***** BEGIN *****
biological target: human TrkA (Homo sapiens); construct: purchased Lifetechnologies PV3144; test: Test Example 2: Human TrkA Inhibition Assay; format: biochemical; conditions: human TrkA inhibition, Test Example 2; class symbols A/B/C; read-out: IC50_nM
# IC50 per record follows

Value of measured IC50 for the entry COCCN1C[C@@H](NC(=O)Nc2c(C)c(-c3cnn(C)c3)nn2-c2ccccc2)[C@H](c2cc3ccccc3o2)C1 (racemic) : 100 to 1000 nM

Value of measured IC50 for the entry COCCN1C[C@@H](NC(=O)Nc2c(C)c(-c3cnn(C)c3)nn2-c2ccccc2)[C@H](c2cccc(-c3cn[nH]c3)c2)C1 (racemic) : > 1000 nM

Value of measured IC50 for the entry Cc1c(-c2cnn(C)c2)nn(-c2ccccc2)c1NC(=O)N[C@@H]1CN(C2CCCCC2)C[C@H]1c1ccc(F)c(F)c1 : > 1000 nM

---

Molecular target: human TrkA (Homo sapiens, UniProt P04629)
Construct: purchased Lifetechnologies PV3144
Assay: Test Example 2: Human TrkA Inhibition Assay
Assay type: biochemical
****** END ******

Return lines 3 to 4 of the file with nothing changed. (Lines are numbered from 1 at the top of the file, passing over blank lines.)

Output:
Value of measured IC50 for the entry COCCN1C[C@@H](NC(=O)Nc2c(C)c(-c3cnn(C)c3)nn2-c2ccccc2)[C@H](c2cc3ccccc3o2)C1 (racemic) : 100 to 1000 nM

Value of measured IC50 for the entry COCCN1C[C@@H](NC(=O)Nc2c(C)c(-c3cnn(C)c3)nn2-c2ccccc2)[C@H](c2cccc(-c3cn[nH]c3)c2)C1 (racemic) : > 1000 nM